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Album Review

One has to give credit to an '80s new wave musician who can adapt and create contemporary-sounding music. There are icons from that era who continue to release new recordings — Depeche Mode and the Cure, for example — but don't evolve musically; the sound is unchanging as if they were still back in the decade. This is not a bad thing, however; core listeners are usually who buy these artists' newly released albums and they don't generate new fans. That said, hats off to '80s Brit popster Gary Numan, best known for the hit "Cars," who offers up a modernized industrial-goth set in Pure. The album can comfortably sit alongside Marilyn Manson and Nine Inch Nails on store shelves. Pure doesn't drive like the industrialized adrenaline rush that is, say, Orgy, but the tracks' lingering and creepy pace leaves behind a different kind of impact — it's more haunting than relentless.

You can hear traces of that Brit-pop accent when Numan sings full on, as evidenced on, ironically, a song called "Listen to My Voice," but, otherwise, his vocals are just downright eerie. Pure is good, dark mood music, seasoned with menacing basslines, electronic crashes and spikes, and slow-grinding guitars. It's an effective pairing — ghostly voice coupled with industrialized music; oftentimes this genre features scream-singing.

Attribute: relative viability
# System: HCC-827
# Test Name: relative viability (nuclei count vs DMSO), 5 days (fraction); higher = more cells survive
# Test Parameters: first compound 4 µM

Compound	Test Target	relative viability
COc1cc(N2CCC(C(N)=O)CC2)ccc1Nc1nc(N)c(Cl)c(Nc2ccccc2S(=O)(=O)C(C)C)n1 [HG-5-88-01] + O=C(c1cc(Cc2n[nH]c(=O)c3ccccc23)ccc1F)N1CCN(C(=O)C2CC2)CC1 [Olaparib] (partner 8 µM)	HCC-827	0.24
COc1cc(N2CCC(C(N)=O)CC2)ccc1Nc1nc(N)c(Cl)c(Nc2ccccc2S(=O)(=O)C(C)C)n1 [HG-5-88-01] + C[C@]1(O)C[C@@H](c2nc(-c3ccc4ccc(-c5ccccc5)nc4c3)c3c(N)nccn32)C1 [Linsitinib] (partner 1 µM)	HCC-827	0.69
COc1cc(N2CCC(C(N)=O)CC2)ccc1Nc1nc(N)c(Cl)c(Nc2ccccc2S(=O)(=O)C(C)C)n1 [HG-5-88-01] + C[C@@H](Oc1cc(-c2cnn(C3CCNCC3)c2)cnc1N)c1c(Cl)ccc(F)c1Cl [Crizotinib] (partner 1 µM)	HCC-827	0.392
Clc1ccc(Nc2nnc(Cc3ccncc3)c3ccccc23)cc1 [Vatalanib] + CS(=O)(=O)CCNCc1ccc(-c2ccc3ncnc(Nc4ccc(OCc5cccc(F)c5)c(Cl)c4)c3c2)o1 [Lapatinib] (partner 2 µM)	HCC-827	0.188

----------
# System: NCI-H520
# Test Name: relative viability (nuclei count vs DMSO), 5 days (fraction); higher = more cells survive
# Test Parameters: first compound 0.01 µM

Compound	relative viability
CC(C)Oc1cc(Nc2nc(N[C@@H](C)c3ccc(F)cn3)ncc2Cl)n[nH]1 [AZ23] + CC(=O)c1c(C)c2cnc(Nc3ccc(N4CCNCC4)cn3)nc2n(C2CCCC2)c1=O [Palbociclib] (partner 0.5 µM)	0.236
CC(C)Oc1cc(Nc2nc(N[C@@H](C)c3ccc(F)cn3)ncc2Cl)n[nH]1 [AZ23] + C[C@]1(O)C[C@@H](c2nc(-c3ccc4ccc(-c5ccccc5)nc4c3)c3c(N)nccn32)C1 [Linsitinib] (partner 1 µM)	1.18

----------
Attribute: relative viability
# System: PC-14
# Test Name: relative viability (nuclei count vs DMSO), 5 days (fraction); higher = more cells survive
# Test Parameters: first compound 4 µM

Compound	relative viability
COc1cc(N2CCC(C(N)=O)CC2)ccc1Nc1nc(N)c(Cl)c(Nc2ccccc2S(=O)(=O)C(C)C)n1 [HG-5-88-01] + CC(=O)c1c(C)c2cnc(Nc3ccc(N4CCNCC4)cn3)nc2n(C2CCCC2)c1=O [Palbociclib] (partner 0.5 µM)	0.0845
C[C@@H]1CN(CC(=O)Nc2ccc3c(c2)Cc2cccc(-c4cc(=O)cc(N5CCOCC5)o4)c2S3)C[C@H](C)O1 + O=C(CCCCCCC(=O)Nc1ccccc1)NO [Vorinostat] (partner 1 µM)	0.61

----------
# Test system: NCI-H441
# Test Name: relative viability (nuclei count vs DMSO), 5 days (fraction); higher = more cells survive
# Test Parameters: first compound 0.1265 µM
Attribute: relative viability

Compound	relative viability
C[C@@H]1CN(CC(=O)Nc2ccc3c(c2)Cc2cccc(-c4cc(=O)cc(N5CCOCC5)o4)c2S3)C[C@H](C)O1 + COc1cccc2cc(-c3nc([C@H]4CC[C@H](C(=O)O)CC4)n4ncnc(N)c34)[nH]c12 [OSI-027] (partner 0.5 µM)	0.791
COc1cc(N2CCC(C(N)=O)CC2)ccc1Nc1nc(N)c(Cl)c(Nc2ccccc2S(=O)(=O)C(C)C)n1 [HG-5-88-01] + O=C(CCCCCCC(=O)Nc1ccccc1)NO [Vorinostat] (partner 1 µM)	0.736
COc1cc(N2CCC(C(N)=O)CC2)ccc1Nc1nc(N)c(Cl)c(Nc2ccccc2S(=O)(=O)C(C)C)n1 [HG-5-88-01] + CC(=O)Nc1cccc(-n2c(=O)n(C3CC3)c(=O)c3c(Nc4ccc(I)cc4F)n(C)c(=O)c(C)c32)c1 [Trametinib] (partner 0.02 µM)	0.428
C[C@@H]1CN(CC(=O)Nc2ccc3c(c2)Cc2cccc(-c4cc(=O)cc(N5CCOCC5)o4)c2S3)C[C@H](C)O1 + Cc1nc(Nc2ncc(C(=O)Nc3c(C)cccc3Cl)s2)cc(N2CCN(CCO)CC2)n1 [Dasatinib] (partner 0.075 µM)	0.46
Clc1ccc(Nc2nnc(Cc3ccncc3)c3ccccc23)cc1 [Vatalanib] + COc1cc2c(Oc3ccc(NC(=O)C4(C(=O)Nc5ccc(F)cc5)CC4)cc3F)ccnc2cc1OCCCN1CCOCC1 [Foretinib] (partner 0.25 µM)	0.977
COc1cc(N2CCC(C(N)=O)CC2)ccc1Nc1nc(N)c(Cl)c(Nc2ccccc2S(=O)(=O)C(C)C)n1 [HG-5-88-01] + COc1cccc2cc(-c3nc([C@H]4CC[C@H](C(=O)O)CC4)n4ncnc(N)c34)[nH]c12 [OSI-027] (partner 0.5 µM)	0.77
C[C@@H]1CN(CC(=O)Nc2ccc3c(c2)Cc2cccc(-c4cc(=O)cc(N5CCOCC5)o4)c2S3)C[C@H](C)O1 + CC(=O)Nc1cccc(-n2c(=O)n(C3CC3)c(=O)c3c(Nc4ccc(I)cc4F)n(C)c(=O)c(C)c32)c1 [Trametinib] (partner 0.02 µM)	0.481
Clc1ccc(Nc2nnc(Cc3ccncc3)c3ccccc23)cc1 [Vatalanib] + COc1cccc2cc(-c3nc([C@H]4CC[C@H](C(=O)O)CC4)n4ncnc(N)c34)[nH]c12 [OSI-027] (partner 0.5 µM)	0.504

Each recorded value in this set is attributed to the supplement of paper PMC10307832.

"Little Invitro" offers the album's darkest moment, lyrically and musically, describing a couple's guilt over an abotion. The song lingers long after the last note resonates. Numan still demonstrates his savvy on the synths, drawing up unique bell, string, and distorted voice sounds, but in a contemporary playing style. This is far from "Cars." Still, remove the Numan name, and one might chalk up Pure to be another industrial-goth album; there is nothing groundbreaking here. However, unlike some other artists from his '80s days, Numan has successfully adapted with the times, and there's something to be said for that.


Born: 08 March 1958 in Hammersmith, London, England

Genre: Rock

Years Active: '70s, '80s, '90s, '00s, '10s

One of the founding fathers of synth pop, Gary Numan's influence extends far beyond his lone American hit, "Cars," which still stands as one of the defining new wave singles. That seminal track helped usher in the synth pop era on both sides of the Atlantic, especially his native U.K., where he was a genuine pop star and consistent hitmaker during the early '80s. Even after new wave had petered out, Numan's impact continued to make itself felt; his dark, paranoid vision, theatrically icy alien persona,...
Full bio
Pure, Gary Numan
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  • 8,99 €
  • Genres: Rock, Music, Pop
  • Released: 01 January 2000

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